Among the online course platforms with the most affordable top tier is Podia. Though it doesn’t have a free plan, and its basic plan comes at $39/month (with Teachable at $29/month), its top and only remaining plan is provided at $79 (with Teachable at $399). This price gap can be a result of the vastly different things they each offer. On the one hand, Teachable is a fully customizable course creator and vendor, and on the other, Podia chose to concentrate on Online Course Hosting, Membership or Email Marketing, and Digital Downloads. Those will instantly help you narrow down your choice to what is best suited for you.
Podia’s compact categories lets users filter out other aspects that they might not need to dip into, such as e-commerce. Its interface is easy, clean, and fairly good for novice instructors. That said, this is why it may not meet the needs of creators who want to do more with their website. Since the variety is not much, more advanced users may find it lacking.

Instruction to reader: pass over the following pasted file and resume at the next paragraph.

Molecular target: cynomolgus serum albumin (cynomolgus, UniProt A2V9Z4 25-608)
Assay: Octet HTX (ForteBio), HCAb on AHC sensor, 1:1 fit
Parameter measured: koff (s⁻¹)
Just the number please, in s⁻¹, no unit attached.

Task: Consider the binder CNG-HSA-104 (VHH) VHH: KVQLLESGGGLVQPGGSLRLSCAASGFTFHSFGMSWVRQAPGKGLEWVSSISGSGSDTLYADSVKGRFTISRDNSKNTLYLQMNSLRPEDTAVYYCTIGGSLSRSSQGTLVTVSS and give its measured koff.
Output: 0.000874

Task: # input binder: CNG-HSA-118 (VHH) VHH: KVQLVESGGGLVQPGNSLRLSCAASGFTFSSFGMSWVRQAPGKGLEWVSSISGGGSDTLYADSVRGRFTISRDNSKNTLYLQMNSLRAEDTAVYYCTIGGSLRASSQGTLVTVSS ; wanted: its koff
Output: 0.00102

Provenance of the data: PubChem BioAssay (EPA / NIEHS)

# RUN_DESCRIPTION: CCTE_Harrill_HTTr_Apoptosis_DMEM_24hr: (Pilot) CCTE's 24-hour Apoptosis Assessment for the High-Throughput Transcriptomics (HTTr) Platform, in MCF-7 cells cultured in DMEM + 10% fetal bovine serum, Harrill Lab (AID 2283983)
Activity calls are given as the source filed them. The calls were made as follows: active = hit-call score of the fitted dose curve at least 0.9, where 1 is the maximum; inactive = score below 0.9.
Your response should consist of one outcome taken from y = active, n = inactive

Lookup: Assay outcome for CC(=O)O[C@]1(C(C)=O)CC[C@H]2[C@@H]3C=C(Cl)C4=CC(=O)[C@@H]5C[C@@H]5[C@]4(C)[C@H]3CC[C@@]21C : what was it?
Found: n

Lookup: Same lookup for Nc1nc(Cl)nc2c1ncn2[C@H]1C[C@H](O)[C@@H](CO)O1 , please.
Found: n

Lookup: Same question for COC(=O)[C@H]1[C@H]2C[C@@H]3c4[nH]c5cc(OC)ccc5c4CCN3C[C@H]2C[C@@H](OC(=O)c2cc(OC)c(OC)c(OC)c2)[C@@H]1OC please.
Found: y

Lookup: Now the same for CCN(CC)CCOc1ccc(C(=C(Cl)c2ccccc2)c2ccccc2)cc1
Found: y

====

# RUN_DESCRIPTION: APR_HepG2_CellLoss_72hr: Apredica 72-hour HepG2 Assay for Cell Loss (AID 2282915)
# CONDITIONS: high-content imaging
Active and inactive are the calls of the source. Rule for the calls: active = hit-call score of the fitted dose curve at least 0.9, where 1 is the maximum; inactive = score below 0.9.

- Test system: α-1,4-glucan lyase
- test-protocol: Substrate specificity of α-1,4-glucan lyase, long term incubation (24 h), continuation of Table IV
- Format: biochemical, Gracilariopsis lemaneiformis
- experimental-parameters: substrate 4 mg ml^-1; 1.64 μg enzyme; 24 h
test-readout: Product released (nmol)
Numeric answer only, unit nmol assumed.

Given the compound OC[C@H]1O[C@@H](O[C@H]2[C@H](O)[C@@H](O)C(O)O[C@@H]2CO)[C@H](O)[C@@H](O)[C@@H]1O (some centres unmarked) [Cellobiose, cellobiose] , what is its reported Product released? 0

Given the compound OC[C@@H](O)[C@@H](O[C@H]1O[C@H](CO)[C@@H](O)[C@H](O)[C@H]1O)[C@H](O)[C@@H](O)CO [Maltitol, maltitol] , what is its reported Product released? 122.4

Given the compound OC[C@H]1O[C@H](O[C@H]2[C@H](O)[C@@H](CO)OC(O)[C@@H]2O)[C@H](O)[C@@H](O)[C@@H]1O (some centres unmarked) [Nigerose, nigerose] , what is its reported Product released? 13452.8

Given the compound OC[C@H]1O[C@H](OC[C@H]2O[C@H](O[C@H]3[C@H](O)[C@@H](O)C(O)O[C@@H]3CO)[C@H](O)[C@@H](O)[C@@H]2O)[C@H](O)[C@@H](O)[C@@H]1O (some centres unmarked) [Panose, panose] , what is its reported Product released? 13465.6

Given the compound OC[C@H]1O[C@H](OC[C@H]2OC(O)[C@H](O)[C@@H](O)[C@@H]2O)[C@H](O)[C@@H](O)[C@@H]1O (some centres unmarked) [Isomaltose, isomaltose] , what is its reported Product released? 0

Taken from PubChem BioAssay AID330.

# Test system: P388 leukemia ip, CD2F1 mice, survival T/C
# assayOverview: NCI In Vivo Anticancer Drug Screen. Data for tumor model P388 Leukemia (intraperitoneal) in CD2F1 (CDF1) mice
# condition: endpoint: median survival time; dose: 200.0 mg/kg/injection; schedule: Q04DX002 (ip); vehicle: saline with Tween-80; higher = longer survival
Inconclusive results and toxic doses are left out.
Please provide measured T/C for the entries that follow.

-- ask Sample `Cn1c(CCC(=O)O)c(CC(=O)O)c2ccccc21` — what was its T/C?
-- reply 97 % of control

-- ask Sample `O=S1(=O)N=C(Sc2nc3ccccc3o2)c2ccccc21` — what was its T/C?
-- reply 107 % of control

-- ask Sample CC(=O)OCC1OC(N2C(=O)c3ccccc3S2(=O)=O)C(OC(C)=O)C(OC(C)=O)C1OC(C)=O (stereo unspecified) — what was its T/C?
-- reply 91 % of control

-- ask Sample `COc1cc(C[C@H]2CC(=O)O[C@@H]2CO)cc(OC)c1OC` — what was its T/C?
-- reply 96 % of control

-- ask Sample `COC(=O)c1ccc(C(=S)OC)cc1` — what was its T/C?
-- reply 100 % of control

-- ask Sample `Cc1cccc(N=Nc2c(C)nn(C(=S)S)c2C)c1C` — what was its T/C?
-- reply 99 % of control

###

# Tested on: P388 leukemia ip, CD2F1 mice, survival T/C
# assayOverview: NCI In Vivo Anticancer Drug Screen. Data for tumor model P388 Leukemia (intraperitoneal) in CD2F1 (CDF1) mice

Course Creation and Control
Teachable beats Podia in design and personalization tools, with options for easy uploads of files, texts, and quizzes. Those that dabble in code may also explore that within Teachable. Users can easily get the slick look of a professional site by selecting from default themes that can be customized to liking. Teachable’s editor makes it easy to create changes and push upsells, maximizing both user’s time and profitability.
Both have a trickle content attribute for those that want to space the lessons provided to their students, and avoid cramming modules in one go. What’s unique to Teachable is innovative control over course compliance, such as keeping tabs on students’ completion of quizzes and lessons. Additionally, it has built-in certificates that users can create and send to their clients at the conclusion of the course. In terms of integrations, Teachable has better autoresponders and analytics, both of which are extremely important to sales and marketing.
Recommendation Mastering Diabetes Teachable
To summarize, Teachable‘s interface is approachable even to the most inexperienced users, has excellent creation and builder resources for designing a sleek course website, gives you control over your advertising and sales, has attributes that cut time and effort on backend paperwork, and gives the best value for money. With more upgrades and user feedback, they are guaranteed to be a trusted company for many years to come.